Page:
It was difficult for early people
to distinguish between electricity and magnetism. People experienced magnetism and static electricity since
civilization began. Both phenomena "attract"
other substances. Cloth when rubbed on certain substances could
attract small items like a feather. Lodestone could attract small
pieces of metal.
Today, without electricity, our society
would be a very different one. Humans have learned to control the
electron to create wild and wonderful displays. Students can
life without electricity. There would be no elevators, toasters, or
video games. Computers, light bulbs, television, and radio would only be
in the minds of dreamers. We are a world dependant on the electrons.
Rumor has it that
Hoang-Ti, the founder of the Chinese empire around 2635 BC, used a magnetic
compass to guide his chariot to guide him in fog.
It is well documents that in
600 B.C., Thales of Miletus, a Greek scientist and philosopher,
discovered the attractive properties of amber when the amber was rubbed
with cloth. This was the beginning of investigating a
In 1492, Christopher
Columbus discovered that the declination of the compass needle varies
for different parts of the world. In 1600, William Gilbert published De
Magnete, six volumes describing the Earth as having the properties
of a huge magnet. He coined the term "electricity" from the
word "electron," the Greek word for amber. Amber was
also noted to create sparks. Even back then,
people somehow noticed that electricity and magnetism were closely
In the mid 1700's there was a
furry of excitement over understanding the difference between magnetism
and electricity. Electricity started to develop into its own field
of study. In 1729, Stephen Gray, an English experimenter, discovered conductors and nonconductors
and formulated the use of insulation. In 1733, Charles Francois de
Cisternay Du Fay of Paris, discovered two kinds of electricity -
vitreous (positive) and resinous (negative). He also discovered that
like charges repel and unlike charges attract. In 1747, Benjamin
Franklin advanced the understanding of electricity and invented the
lightning rod. In 1771, Luigi Galvani, an Italian physiologist,
discovered that electricity is part of the living body. He discovered
that dead frog legs "jumped" when electricity was put on nerve
In the late 1700's to early 1800's
several people discovered a new understanding of electricity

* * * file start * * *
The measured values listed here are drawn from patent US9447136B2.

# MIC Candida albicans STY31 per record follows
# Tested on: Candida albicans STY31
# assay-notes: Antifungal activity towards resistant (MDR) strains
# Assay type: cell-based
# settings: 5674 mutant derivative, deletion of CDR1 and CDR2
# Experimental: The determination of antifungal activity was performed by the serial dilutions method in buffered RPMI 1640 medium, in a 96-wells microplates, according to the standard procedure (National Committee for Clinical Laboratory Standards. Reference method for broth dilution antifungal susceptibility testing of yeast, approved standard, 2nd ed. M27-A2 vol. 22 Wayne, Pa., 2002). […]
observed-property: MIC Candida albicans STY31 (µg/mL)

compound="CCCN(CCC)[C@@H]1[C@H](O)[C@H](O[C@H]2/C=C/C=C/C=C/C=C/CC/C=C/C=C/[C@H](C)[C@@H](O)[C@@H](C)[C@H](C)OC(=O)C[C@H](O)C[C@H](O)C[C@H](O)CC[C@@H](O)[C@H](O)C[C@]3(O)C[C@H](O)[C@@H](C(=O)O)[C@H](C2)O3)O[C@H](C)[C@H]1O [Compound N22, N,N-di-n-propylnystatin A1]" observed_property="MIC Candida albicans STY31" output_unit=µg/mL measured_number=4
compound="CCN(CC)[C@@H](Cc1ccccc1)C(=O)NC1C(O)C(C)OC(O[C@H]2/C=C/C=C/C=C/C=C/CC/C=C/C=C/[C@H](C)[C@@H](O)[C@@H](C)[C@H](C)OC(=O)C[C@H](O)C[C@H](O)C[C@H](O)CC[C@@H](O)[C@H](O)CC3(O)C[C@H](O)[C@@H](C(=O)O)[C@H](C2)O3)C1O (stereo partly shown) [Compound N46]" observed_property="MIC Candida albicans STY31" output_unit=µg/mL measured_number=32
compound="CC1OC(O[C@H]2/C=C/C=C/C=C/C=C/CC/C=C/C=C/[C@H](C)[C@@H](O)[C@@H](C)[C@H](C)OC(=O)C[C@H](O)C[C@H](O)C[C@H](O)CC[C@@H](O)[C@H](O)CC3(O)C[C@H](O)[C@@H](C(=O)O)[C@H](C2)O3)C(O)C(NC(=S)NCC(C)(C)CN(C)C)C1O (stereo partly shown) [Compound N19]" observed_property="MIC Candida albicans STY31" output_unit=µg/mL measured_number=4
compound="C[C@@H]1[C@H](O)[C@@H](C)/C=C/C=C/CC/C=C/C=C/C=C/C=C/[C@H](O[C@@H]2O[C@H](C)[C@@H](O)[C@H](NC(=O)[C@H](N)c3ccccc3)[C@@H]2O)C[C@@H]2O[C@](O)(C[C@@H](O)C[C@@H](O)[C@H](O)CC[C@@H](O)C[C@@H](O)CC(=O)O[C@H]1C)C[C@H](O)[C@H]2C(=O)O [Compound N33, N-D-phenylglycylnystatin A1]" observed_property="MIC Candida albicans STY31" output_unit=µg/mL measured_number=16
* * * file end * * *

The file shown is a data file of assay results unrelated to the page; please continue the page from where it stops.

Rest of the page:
that took our society into the technological age. These inventors and
scientist built their understanding from various experiments that lead
to major breakthroughs to the electronic age of today.
In 1785, Charles
Angustin de Coulomb advanced the theory that electrical charges can be
mathematically calculated. In 1800, Allesandro Volta (Italian),
discovered the first practical method of generating electricity. In
1819, Hans Christian Oersted, a Danish physicist, discovered a magnetic
field is caused by electric current. In 1820, Andre Marie Ampere
(French), established and proved the relationship between electricity
and magnetism. In 1821, Michael Faraday (English physicist), developed
an understanding of how electricity and magnetism may create what is
later called a motor.
There was then a
rapid increase of knowledge from people such as George Simon Ohm
(German), Joseph Henry (American), Karl Friedrich Gauss (German),
Heinrich Emil Lenz (Russian), Samuel Morse (American), James Maxwell
(Scottish), Alexander Graham Bell (American), Thomas Alva Edison
(American), Heinrich Hertz (German), Nicola Tesla (American) and
Guglielmo Marconi (Italian). The names continued and expanded, and the
electronic revolution took place.
Note there are few
prominent women in these fields. This was because they were usually not
allowed to take part in such subjects. The Chinese, Arabs, Africans,
Australians and other parts of the world were not part of this
revolution because of lack of communication from the center of
discoveries (Europe) and the rest of the world. In addition, politics
and wars may have disrupted the "inventiveness" of
people in different parts of the world.
- Read Electrons and the Hairy Monster to students. They may
be familiar with it from a 3rd grade lab. This is help
review the connection between electricity and magnetism.
- Use the History of Electricity SlideShow to go over some
of the history described in the "Background" information
- You may want to give students a
research project on learning about an historical point in electricity.
Note that electricity and magnetism's history are intertwined. Use the Internet or books in the
library for students to search more on the evolution of electricity.